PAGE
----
https://www.duolingo.com/profile/MorganSandiford

Duit didn't come up for me as one of the words to select. This is also not one of the options available in the reporting menu.


https://www.duolingo.com/profile/GaegisLand

Hold up... there are two ways to say hello Dia daoibh Dia duit Are there appropriate times to use them or can you use either of them as options??


https://www.duolingo.com/profile/Helge570920

If I've understood correctly, Dia daoibh is for adressing multiple people and Dia duit if it's just one


https://www.duolingo.com/profile/peadar1959

I wonder why it is dia daoibh insead of dia duit sometimes


https://www.duolingo.com/profile/unru1yemu

Dia duit is when you are speaking to one person.

Dia daoibh is when you are speaking to multiple people


https://www.duolingo.com/profile/Tyler975226

Duo's default translation of 'Hello and goodbye' would typically come across as very passive in English. However a more literal translation of 'God to you and goodbye' comes across far more solemn, as if the speaker is sending someone to their grave.

Is this a normal informal phrase, or does it carry a similar gravity?


https://www.duolingo.com/profile/SatharnPHL

Dia duit does not "mean" "God to you".

Dia duit agus slán means "Hello and goodbye" - neither phrase is more formal or informal that the other.


https://www.duolingo.com/profile/Tyler975226

'God to you' is an excepted translation on Duo, just not the default translation. 'Dia' translates to 'God'. 'Duit' is the conjugation for 'to you'. It is the literal word for word translation.

My question wasn't about formal/informal forms, but rather on the usage of the phrase 'Dia duit agus slán'. In American English, the phrase 'God to you and goodbye' implies that the speaker expects these to be the last words between them and the listener before one of them is dead. My question is, does the phrase have the implication in Irish Gaelic as it's literal translation does in American English?


https://www.duolingo.com/profile/SatharnPHL

Dia duit does not "mean" "God to you".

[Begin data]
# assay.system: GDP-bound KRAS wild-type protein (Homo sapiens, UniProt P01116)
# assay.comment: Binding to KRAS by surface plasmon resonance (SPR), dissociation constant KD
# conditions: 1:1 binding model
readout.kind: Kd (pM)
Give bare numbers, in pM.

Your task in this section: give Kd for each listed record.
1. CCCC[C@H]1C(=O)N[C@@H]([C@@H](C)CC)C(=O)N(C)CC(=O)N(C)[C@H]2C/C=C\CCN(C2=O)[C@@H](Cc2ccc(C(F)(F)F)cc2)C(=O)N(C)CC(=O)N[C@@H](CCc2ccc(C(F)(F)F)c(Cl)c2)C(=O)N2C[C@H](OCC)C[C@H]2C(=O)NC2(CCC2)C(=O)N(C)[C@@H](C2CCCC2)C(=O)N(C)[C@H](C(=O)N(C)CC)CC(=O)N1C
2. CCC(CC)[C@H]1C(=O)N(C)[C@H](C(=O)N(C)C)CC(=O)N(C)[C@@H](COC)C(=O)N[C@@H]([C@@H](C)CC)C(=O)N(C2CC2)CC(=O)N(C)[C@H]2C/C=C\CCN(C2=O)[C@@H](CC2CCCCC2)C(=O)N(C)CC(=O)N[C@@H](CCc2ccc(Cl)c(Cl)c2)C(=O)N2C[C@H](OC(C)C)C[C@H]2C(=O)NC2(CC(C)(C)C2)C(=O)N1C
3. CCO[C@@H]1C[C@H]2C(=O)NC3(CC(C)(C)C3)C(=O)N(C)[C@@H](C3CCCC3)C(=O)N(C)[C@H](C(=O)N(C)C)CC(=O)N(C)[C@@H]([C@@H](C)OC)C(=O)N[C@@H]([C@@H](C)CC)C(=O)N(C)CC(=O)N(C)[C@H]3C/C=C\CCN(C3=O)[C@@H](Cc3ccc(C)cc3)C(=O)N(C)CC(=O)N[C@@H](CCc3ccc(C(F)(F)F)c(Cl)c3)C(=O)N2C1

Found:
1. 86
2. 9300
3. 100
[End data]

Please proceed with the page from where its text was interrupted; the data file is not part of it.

Dia duit agus slán means "Hello and goodbye" - no more, no less.

"literal" translations are for losers.


https://www.duolingo.com/profile/KittDunne

' "literal" translations are for losers.'

Strongly expressed, but I couldn't agree more


https://www.duolingo.com/profile/moose59

My phone doesn't have correct punctuation and I akways get penalized.


https://www.duolingo.com/profile/Aaron928

Hold down the letter


https://www.duolingo.com/profile/Kitt456

Dia is Muire duit should be accepted as an alternative ?


https://www.duolingo.com/profile/Hoeyy

You would say that as a response when someone greets you. It basically translates to "nice to meet you too", so beginning a conversation with it would be weird


https://www.duolingo.com/profile/Mujilen

In the old Linguaphone method I learnt:

Dia's Muire duit (said by the first person who greets another one)

Dia's Muire duit agus Pádraig (response)

Are such phrases still in use?


https://www.duolingo.com/profile/SatharnPHL

Dia is Muire duit is still used as a response to an initial greeting of Dia duit, but the addition of further Saints is not common practice (I've no idea if it was ever all that common in practice, or if that's just one of those memes that really only existed in textbooks, rather than real life).


https://www.duolingo.com/profile/Mujilen

Thank you. Also, I happened to write Dia's Muire and it was refused. Is this spelling against the standard?


https://www.duolingo.com/profile/SatharnPHL

There is nothing in the standard that calls for a shortening of is to 's in Dia duit.


https://www.duolingo.com/profile/fionn103157

I always say dia dhuit


https://www.duolingo.com/profile/Arya549772

What is the difference between Duit and Daoibh> I keep missing questions that deal with this.


https://www.duolingo.com/profile/MargotColl2

Uair amhain deireann tu Dia daoibh and uair eile Dia dhaoibh -ni thuigim - cén ceann atá ceart?